I’ve avoided proofs unless absolutely necessary, but the relation between the same eigenvector expressed in two different bases, is important.

Given that A_{S} is the linear transformation matrix in standard basis S, and A_{B} is its counterpart in basis B, we can write the relation between them as:

where C is the similarity transformation. We’ve seen this relation already; check here if you’ve forgotten about it.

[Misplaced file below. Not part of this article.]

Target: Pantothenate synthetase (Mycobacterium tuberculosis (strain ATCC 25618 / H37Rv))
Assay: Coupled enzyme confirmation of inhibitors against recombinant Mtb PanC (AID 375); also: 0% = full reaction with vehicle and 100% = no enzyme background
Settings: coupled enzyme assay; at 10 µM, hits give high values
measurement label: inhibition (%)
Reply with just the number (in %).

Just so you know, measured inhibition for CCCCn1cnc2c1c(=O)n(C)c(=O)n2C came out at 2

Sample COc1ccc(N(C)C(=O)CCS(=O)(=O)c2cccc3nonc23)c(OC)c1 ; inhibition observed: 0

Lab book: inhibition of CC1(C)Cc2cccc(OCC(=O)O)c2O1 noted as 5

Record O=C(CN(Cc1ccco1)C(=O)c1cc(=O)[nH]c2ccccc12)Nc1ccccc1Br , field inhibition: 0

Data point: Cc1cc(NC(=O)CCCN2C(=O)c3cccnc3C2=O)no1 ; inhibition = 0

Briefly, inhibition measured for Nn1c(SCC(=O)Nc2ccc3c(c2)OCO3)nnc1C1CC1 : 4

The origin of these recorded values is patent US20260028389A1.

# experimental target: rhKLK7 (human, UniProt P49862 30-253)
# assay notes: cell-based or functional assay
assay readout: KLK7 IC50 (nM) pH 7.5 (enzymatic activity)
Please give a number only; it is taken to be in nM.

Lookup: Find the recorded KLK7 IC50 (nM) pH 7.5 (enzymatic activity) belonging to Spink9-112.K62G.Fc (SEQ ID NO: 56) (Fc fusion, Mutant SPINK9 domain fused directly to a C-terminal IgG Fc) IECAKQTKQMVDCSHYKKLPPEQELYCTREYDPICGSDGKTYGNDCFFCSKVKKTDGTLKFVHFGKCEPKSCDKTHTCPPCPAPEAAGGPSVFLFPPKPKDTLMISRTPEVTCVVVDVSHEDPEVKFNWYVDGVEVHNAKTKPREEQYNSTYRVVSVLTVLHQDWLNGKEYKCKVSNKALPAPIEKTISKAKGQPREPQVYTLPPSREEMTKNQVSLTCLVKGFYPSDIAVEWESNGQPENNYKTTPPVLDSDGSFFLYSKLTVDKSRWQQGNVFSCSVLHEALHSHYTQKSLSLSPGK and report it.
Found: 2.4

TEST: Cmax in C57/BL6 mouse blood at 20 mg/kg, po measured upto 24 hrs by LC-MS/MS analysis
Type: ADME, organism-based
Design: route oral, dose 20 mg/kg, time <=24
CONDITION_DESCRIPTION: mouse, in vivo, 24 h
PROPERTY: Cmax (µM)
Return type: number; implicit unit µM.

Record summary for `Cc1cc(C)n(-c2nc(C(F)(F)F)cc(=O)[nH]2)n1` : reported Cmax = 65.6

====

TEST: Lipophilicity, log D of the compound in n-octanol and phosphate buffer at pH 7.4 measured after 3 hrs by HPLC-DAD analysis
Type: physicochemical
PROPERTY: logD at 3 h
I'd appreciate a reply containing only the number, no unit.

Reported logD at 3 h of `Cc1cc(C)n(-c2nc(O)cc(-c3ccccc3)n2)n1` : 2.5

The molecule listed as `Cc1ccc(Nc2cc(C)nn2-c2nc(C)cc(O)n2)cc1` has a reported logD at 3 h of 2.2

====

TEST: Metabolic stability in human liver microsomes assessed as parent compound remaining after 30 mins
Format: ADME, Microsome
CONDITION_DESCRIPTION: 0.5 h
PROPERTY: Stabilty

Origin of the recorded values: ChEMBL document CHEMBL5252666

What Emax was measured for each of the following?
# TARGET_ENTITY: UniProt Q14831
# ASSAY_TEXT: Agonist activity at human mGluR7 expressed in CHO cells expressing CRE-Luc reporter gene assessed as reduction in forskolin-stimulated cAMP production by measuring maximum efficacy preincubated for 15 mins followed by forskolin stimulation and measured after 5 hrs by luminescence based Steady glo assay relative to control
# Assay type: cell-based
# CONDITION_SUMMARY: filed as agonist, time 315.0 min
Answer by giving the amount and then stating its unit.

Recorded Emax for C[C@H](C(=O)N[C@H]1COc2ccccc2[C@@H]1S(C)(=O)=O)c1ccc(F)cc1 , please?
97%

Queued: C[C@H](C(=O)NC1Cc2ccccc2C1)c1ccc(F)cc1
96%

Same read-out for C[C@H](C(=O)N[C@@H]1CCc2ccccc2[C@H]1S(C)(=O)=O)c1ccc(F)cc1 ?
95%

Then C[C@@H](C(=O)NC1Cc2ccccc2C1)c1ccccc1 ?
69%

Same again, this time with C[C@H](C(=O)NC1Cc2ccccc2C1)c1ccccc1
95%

Now, the definition of an eigenvector gives us:

x is the eigenvector in standard basis S. Now substituting A_{S} with the identity we obtained previously into the eigenvector identity, we get:

If we take x_{B} = C^{-1}.x_{S}, we get:

This tells us two important things. One, that the eigenvalue is still . Second, the eigenvector expressions in the two bases are related as:

This gives us the relation we need, and justifies the logic in this post.